Former San Francisco 49ers defensive tackle Charlie Krueger, one of only 12 players in franchise history with his number retired, died Friday in Contra Costa County, Calif., of heart and kidney failure. He was 84.
Krueger made two Pro Bowls and was All-Pro twice, playing all 15 years as a pro with the 49ers, from 1959-73.
The 49ers selected Krueger, a two-time All-American with Texas A&M, at No. 8 overall in the 1958 draft. He was inducted into the College Football Hall of Fame in 1982.
In an obituary provided to the Bay Area News Group, Hall of-Famer Dave Wilcox, a former 49ers linebacker, said: “Charlie was the Textbook Tackle because, fundamentally, he was a very sound player who wanted to know everything he had to do on the field. Rams’ players told me they hated to play Charlie because it took two, three guys to block him.
“He had such great leverage, that he was tough to play against, and he was there all day. He wanted to do good, and he was a good teammate. But he also was a prankster. He had something to do with a stripper running through practice one day in Santa Barbara.”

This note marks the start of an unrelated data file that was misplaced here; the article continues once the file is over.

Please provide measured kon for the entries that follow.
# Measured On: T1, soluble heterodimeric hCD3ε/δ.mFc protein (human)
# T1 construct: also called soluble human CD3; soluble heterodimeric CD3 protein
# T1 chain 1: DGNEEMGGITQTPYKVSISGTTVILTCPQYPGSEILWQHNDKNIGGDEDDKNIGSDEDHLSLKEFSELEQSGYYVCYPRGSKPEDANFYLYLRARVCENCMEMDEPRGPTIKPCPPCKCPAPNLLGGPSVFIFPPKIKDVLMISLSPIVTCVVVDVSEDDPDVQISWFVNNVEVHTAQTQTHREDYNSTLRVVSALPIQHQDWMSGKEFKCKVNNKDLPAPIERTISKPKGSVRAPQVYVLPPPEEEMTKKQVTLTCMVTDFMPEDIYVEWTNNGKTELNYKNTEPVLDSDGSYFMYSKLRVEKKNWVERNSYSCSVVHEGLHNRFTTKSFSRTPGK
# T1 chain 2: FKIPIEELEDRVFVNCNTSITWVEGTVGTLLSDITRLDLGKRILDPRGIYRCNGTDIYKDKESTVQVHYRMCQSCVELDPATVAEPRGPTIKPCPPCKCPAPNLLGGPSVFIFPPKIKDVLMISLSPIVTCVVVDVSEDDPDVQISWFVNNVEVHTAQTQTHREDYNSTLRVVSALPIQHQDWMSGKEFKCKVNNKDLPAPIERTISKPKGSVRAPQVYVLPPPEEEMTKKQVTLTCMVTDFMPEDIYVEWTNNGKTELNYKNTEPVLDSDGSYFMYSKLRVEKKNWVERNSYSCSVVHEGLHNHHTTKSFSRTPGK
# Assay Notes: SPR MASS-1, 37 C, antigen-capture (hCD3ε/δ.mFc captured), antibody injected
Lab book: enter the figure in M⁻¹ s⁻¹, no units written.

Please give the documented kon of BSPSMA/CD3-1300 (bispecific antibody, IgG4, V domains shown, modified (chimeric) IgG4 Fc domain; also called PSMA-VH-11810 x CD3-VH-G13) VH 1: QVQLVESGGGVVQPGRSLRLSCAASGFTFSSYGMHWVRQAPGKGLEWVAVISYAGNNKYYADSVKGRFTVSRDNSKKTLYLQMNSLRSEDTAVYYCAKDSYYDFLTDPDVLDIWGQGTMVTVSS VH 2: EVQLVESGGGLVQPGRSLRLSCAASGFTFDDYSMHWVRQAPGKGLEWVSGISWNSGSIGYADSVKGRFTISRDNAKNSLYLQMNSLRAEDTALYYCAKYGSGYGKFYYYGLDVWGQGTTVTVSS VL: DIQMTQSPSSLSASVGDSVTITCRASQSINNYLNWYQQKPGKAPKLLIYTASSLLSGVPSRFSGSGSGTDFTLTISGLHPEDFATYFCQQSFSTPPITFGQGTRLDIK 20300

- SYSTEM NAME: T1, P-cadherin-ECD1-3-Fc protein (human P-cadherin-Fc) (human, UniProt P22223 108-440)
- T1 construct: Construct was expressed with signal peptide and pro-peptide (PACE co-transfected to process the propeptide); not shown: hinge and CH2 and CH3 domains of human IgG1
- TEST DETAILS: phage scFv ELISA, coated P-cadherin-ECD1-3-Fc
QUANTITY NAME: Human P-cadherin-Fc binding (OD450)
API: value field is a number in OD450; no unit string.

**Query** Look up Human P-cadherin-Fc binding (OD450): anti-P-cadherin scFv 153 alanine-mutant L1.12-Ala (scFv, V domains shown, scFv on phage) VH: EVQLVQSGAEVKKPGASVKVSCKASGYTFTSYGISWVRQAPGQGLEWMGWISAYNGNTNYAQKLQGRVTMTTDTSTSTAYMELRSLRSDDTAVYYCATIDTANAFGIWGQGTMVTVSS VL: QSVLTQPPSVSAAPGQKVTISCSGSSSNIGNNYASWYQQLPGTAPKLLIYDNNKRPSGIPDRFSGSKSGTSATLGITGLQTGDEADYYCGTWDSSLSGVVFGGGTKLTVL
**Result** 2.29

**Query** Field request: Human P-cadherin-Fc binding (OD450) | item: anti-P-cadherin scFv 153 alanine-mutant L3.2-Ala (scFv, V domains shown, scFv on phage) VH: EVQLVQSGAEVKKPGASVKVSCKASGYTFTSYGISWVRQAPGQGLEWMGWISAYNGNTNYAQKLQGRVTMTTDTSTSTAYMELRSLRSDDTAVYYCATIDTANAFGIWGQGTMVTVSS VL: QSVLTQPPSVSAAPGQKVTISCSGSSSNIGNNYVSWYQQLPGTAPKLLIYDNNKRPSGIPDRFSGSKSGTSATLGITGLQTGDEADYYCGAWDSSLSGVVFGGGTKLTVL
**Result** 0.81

Krueger was the cover subject for Sports Illustrated in 1973, when he and his single-bar facemask appeared for a story titled “The Last of the Old Leather.”
In 1987, he won a lawsuit against the 49ers, who failed to reveal to Krueger the severity of a knee injury that permanently disabled him. Krueger, unaware his ACL was removed from his left knee during a 1963 surgery, won $66,000 in special damages and $2.3 million in general damages.